Publisher William Gaines believed that clauses forbidding the words "crime", "horror" and "terror" in comic book titles had been deliberately aimed at his own best-selling titles Crime SuspenStories, The Vault of Horror and The Crypt of Terror. These restrictions, as well as those banning vampires, werewolves and zombies, helped make EC Comics unprofitable; all of its titles except MAD were cancelled in the year following the CCA's introduction.
Psychiatrist Dr. Fredric Wertham dismissed the Code as an inadequate half-measure
Updating the Code
In the late 1960s, the underground comics scene arose, with artists creating comics that delved into subject matter explicitly banned by the Code. However, these comics were distributed largely through unconventional channels, such as head shops, making CCA approval unnecessary for their success.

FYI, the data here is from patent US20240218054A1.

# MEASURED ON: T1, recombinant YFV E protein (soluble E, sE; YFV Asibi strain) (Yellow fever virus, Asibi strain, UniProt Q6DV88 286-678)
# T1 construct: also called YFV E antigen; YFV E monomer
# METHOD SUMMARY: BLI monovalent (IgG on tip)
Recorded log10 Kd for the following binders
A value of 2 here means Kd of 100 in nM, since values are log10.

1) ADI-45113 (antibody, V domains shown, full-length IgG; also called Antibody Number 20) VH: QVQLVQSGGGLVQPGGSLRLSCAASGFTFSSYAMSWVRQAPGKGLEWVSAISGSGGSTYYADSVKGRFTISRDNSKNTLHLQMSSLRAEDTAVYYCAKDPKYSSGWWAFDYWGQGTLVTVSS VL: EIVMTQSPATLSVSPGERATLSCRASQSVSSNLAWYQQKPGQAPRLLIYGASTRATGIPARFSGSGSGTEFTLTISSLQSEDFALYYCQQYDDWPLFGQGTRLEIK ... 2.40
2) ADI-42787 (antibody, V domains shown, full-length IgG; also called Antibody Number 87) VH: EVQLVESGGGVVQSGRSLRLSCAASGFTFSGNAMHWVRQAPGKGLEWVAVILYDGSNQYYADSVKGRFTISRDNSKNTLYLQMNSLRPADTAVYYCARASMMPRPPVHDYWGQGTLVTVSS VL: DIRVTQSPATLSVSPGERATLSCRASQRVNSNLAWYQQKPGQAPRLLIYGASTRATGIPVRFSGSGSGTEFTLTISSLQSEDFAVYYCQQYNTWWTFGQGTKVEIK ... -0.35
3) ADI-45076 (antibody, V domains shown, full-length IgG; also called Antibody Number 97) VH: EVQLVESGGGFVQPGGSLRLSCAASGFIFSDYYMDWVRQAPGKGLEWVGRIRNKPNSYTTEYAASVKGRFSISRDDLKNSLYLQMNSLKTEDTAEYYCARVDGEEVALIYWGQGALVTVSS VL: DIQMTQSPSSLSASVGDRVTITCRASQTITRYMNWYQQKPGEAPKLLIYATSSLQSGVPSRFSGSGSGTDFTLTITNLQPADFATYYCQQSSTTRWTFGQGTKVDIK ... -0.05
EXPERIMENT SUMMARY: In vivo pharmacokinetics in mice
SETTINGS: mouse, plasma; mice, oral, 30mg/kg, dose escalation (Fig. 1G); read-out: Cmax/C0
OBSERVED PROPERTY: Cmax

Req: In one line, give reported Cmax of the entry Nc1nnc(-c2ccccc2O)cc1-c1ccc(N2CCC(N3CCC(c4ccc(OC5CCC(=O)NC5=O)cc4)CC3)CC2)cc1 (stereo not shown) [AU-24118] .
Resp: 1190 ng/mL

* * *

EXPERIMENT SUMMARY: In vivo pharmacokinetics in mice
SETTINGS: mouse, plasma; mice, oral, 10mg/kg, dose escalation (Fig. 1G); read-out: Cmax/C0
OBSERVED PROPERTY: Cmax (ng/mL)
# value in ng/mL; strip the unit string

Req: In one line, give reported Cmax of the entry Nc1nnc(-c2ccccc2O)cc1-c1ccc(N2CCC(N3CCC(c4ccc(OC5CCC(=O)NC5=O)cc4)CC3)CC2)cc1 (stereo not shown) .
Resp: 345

In 1971, Marvel Comics editor-in-chief Stan Lee was approached by the United States Department of Health, Education and Welfare to do a comic book tale of drug abuse. Lee agreed and wrote a three-part Spider-Man story portraying drug use as dangerous and unglamorous. The CCA refused to approve the story because of the presence of narcotics, deeming the context of the story irrelevant. With the approval of his publisher, Martin Goodman, Lee published the story in The Amazing Spider-Man #96-98 (May-July 1971), without CCA approval. The storyline was well-received and the CCA's argument for denying approval was deemed counterproductive. "That was the only big issue that we had" with the Code, Lee recalled in a 1998 interview: "I could understand them; they were like lawyers, people who take things literally and technically. The Code mentioned that you mustn't mention drugs and, according to their rules, they were right. So I didn't even get mad at them then. I said, 'Screw it' and just took the Code seal off for those three issues. Then we went back to the Code again. I never thought about the Code when I was writing a story, because basically I never wanted to do anything that was to my mind too violent or too sexy. I was aware that young people were reading these books, and had there not been a Code, I don't think that I would have done the stories any differently. "Stan the Man & Roy the Boy: A Conversation Between Stan Lee and Roy Thomas"], Comic Book Artist #2 (Summer 1998)